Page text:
Executive Intelligence Review
This article appears in the July 20, 2001 issue of Executive Intelligence Review.

LaRouche Tours Italy's North
After Russian Duma Session

by Claudio Celani

[PDF version of this article]

On July 3-5, Lyndon LaRouche visited Italy, and was the guest speaker at three events promoted by the Italy-Russia Chamber of Commerce, the Chamber of Commerce of Vicenza, and the Milan-based Association for the Development of Banking and the Stock Market Studies. These events were the result of the growing movement in Italy, among industrialists as well as politicians, in support of LaRouche's proposals to meet the global economic crash with a New Bretton Woods world financial system, and the infrastructural development of the Eurasian Land-Bridge.

The proposals originating with LaRouche have been at the center of numerous public initiatives by members of Parliament. But the July events represented a step forward in bringing these ideas to a larger audience of progressive entrepreneurs.

Of particular significance, was the invitation extended to LaRouche by the Chamber of Commerce of the city of Vicenza, a middle-sized city in northeastern Italy which, in the early 1990s, underwent a boom and became Italy's third-largest export region. Vicenza's and, later on, also Treviso's, industrial booms embody what has become known as Italy's fabulous "Northeast" phenomenon. With 800,000 inhabitants, the region of Vicenza exports an average of $15,000 per capita—a total export volume of more than $10 billion.

The Vicenza Chamber of Commerce has 86,000 members, which means that more than 10% of the population are entrepreneurs! Mostly, these are small and medium-sized technology-oriented firms owned by their managers. This extremely dynamic structure, however, given its export orientation, is sensitive to the international conjuncture, in particular to the collapse of U.S. import capacity.

A fairly large number of Vicenza entrepreneurs have been following LaRouche's forecasts and the proposals, which have been vindicated by both the stock market collapses and the U.S. crisis. They offered him the opportunity to address a larger audience in order to discuss the alternative of the New Bretton Woods and the Eurasian Land-Bridge, and to send a signal to Italy's national political leaders in that direction. In introducing LaRouche, Chamber of Commerce President Danilo Longhi stressed that Vicenza's industrialists are interested in LaRouche's ideas, because they are "distant from the world of financial bubbles, and represent the real economy."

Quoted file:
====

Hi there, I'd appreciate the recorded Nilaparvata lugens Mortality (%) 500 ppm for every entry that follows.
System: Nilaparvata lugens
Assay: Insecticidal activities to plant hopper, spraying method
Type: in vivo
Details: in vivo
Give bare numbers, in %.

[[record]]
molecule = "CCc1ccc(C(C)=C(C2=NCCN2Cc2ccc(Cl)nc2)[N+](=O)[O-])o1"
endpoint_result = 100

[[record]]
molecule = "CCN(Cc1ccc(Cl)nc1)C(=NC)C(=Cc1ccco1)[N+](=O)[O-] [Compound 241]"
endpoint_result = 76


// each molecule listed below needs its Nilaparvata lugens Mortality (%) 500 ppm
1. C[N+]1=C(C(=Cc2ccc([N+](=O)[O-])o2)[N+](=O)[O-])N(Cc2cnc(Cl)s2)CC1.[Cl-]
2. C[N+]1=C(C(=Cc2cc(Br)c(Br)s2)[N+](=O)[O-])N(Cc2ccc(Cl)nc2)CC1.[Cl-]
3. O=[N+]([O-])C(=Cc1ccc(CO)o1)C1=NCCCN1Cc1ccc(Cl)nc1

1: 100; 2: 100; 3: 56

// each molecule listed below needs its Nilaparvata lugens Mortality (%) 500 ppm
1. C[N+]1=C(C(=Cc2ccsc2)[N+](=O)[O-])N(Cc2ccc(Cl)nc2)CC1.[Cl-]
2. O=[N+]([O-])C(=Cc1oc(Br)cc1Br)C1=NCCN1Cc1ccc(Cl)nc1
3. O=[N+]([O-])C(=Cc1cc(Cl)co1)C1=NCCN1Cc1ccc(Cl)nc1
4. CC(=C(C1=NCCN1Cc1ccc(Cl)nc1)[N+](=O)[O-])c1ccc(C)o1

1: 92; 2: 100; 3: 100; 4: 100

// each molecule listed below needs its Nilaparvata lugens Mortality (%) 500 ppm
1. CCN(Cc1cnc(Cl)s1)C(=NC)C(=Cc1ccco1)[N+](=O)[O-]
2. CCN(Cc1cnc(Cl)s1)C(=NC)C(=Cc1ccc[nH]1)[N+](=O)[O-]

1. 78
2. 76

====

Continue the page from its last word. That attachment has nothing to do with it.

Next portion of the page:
LaRouche was engaged in a podium discussion by Prof. Ferruccio Brisolini, a teacher of economic history at the University of Venice, who declared himself in total agreement with LaRouche's analysis on the collapse of the financial and monetary system, and made some critical remarks on aspects of the new monetary and financial system that must necessarily replace the existing one. LaRouche focussed his well-received intervention on three aspects: making clear that the current crisis is a systemic one, and not a cyclical crisis; describing how the Eurasian Land-Bridge must consist of "development corridors" aimed at developing full-set national and regional economies; and, defining the specific role of Italy's Northeastern entrepreneurs in the recovery.

The Challenge of Mediterranean Development

During the conference, and also in private discussions afterwards, it was made clear that, contrary to a distorted media image, Northeast businessman are deeply caring for developing Italy's backward Mezzogiorno regions in the south. They see the development of the Mezzogiorno as part of a mission embracing the development of the whole southern Mediterranean shore. Such a mission, although not in contrast with the East-West Eurasian development routes, poses different challenges from those encountered in transalpine East-West cooperation, which takes place in the context of a fundamentally common European culture. By contrast, in the Mediterranean, different cultures meet each other, requiring a dialogue capacity which Italian entrepreneurs have already developed.